# Closed form for a hypergeometric sum with multiple parameters.

Let $n, j, j_1 \ge 0$ be integers. Then let $k\ge 2$ and $l=0,\cdots,k-2$. We state a following combinatorial identity: \begin{eqnarray} &&\sum\limits_{s=0}^{l-1} \binom{k+j_1}{l+s+j_1+2} \binom{l+j}{s+1+j} \binom{s}{n} =\\ && \sum\limits_{s=0}^n \binom{k+j_1+j+l-s}{1+j_1+2 l} (-1)^{n+s}\cdot \binom{n-s+j}{j} \binom{l+j}{s} -\\ &&\sum\limits_{s=0}^j \binom{k+j_1}{l+1+j_1-s}(-1)^n \cdot \binom{n+s}{n} \binom{l+j}{j-s} \end{eqnarray} We have discovered this identity by relating the left hand side to the $n$th derivative of the hypergeometric function $F_{2,1}$ at unity and then using the chain rule for differentiation, simple algebra, and the Gauss' formula for $F_{2,1}$ at unity.

Note 1: The left hand side can be seen as a linear combination of positive powers of $k$ with positive coefficients. Here the highest and the lowest powers are $2l+1+j_1$ and $l+j_1+2$ respectively. Interestingly enough the right hand side consists of "border terms" only.Indeed the first sum on the right hand side is related to the highest power and the second sum to all the powers that are strictly lower than the lowest power.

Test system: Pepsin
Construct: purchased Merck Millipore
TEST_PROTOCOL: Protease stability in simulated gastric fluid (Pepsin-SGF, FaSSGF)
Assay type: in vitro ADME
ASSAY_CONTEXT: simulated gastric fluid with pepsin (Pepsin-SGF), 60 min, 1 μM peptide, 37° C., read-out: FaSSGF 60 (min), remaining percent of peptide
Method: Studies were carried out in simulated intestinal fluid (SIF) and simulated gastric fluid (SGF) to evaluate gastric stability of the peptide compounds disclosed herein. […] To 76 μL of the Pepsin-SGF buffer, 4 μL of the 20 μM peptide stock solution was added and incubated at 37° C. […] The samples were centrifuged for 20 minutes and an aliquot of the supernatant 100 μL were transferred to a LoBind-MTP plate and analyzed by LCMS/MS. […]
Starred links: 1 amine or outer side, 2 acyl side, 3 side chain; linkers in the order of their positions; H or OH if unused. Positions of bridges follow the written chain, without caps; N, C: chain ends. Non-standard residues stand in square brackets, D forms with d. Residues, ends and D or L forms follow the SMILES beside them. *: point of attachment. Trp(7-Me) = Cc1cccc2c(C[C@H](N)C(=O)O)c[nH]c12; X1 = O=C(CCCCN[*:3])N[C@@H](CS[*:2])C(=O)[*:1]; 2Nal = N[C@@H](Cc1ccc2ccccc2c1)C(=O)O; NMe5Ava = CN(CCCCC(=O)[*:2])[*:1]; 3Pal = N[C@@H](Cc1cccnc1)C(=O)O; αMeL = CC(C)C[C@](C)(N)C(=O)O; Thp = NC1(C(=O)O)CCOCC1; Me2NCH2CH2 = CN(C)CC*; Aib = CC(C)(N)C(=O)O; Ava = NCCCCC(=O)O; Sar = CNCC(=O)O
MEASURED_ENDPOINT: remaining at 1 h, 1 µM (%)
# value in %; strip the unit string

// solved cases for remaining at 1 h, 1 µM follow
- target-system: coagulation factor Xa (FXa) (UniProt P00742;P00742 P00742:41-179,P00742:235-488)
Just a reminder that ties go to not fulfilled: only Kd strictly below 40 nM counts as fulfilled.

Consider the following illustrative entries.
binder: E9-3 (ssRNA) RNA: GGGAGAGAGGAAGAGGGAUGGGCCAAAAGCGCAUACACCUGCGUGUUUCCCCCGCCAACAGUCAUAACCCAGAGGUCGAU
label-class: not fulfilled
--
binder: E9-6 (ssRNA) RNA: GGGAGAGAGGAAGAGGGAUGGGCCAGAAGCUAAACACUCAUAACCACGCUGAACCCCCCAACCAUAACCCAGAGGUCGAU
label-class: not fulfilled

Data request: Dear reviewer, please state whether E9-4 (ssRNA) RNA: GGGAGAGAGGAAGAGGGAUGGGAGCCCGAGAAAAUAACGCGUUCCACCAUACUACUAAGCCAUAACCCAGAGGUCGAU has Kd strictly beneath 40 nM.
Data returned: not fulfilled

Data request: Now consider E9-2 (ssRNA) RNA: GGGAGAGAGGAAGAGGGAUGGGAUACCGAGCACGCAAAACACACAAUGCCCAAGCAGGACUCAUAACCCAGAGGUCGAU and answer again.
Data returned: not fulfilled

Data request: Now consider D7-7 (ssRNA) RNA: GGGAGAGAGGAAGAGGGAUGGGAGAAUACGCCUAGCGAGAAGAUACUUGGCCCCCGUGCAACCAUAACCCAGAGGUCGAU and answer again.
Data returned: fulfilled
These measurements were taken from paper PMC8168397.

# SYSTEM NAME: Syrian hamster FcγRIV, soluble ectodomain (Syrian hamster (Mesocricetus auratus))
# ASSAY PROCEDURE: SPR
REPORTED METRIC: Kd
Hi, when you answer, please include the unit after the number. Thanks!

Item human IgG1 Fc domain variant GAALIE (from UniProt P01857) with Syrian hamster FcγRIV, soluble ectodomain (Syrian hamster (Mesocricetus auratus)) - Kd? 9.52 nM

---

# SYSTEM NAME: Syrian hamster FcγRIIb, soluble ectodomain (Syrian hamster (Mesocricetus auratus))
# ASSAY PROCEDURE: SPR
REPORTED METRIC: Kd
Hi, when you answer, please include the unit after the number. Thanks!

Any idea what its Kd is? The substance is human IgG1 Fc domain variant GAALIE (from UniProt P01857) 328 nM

Note 2:The Zeilberger algorithm (see book A==B for example) when applied to the left hand side for some fixed values of $n,j,j_1$ always returns a a two-point recursion relation-- with respect to the parameter $l$-- with some non-zero right hand side. This however does not give us a clue whether a closed form solution exist whereas our approach does give a closed form.

Now, the question is as the usual one. Can we prove identities of this kind using combinatorics?

• I don't know if your still interested but I might be able to solve it (or not). Notice that the summation limits can be removed by rewriting the middle term of the first expression as $\left(\begin{array}{c} l+j\\ s+1+j \end{array}\right)=\left(\begin{array}{c} l+j\\ \left(l-1\right)-s \end{array}\right)$ – rrogers Apr 27 '17 at 16:06
• Are you interested in the generating function for these sequences? I am pretty sure I can do that. See my answer at math.stackexchange.com/questions/2194252 although I would have to work some more to include (-1)^x and have to make sure the summations are "natural". – rrogers Sep 7 '17 at 21:59